The glassmakers of the Islamic Mediterranean and Iranian regions inherited a rich tradition of techniques and types from their forebears that they were to take in new directions in the mediaeval period.
In Iran the cutting of glass on abrasive wheels continued uninterrupted from the Sasanian period until the 11th century CE. Large numbers of blown glass vessels survive from the earliest period up to the 15th century CE; many of these were blown into metal or ceramic moulds to produce elegant shapes with integral surface decoration.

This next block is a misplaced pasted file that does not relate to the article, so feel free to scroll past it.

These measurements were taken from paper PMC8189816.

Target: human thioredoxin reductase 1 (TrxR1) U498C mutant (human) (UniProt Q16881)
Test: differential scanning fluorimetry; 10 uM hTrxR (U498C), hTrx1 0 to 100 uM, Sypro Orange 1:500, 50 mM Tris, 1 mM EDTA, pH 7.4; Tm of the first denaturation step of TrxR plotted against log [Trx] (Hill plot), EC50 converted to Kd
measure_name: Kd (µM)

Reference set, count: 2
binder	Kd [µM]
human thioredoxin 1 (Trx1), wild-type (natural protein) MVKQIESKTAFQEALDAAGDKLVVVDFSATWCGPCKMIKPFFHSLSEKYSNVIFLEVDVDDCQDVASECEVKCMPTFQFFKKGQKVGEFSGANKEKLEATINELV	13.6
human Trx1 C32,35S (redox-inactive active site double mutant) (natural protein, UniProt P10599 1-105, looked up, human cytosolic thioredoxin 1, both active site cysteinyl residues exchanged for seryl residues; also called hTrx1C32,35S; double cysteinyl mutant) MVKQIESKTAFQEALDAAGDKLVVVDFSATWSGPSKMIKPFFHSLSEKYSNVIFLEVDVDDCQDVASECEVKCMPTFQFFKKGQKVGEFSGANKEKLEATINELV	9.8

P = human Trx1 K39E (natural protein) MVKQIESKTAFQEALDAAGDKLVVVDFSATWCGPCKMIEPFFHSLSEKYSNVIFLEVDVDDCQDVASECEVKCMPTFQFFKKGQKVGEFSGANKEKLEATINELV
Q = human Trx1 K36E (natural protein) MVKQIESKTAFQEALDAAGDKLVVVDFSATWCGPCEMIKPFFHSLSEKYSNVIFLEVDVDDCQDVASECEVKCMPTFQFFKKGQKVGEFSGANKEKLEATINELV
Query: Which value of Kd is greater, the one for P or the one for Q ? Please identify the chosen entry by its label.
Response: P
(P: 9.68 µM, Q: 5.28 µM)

From the 13th century the glass makers of Syria and Egypt developed a new technique for painting on plain glass vessels. This new type of glass decoration was initially used to produce figural scenes; later a robust calligraphic style was developed, where the entire surface decoration of the likes of mosque lamps and vases is dominated by prominent inscriptions, often further embellished with surface gilding, a style that had never before been seen in glass.
View some of our glass collection below.